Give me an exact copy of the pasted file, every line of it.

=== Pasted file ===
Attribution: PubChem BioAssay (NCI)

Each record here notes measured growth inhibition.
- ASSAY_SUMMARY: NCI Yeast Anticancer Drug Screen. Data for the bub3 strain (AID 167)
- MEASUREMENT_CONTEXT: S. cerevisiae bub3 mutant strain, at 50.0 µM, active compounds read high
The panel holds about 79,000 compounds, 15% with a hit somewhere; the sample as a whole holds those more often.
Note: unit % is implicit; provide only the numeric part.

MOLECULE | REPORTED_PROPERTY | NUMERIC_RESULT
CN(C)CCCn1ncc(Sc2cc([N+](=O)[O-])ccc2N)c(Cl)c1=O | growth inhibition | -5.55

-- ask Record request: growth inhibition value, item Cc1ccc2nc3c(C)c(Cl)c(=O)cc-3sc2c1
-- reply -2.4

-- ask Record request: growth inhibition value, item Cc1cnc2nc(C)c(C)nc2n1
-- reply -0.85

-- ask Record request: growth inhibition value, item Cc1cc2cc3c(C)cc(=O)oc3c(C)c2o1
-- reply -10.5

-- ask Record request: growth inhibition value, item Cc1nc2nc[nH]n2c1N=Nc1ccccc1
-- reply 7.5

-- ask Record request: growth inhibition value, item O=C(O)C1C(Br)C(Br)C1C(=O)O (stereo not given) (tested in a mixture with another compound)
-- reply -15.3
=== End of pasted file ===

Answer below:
Attribution: PubChem BioAssay (NCI)

Each record here notes measured growth inhibition.
- ASSAY_SUMMARY: NCI Yeast Anticancer Drug Screen. Data for the bub3 strain (AID 167)
- MEASUREMENT_CONTEXT: S. cerevisiae bub3 mutant strain, at 50.0 µM, active compounds read high
The panel holds about 79,000 compounds, 15% with a hit somewhere; the sample as a whole holds those more often.
Note: unit % is implicit; provide only the numeric part.

MOLECULE | REPORTED_PROPERTY | NUMERIC_RESULT
CN(C)CCCn1ncc(Sc2cc([N+](=O)[O-])ccc2N)c(Cl)c1=O | growth inhibition | -5.55

-- ask Record request: growth inhibition value, item Cc1ccc2nc3c(C)c(Cl)c(=O)cc-3sc2c1
-- reply -2.4

-- ask Record request: growth inhibition value, item Cc1cnc2nc(C)c(C)nc2n1
-- reply -0.85

-- ask Record request: growth inhibition value, item Cc1cc2cc3c(C)cc(=O)oc3c(C)c2o1
-- reply -10.5

-- ask Record request: growth inhibition value, item Cc1nc2nc[nH]n2c1N=Nc1ccccc1
-- reply 7.5

-- ask Record request: growth inhibition value, item O=C(O)C1C(Br)C(Br)C1C(=O)O (stereo not given) (tested in a mixture with another compound)
-- reply -15.3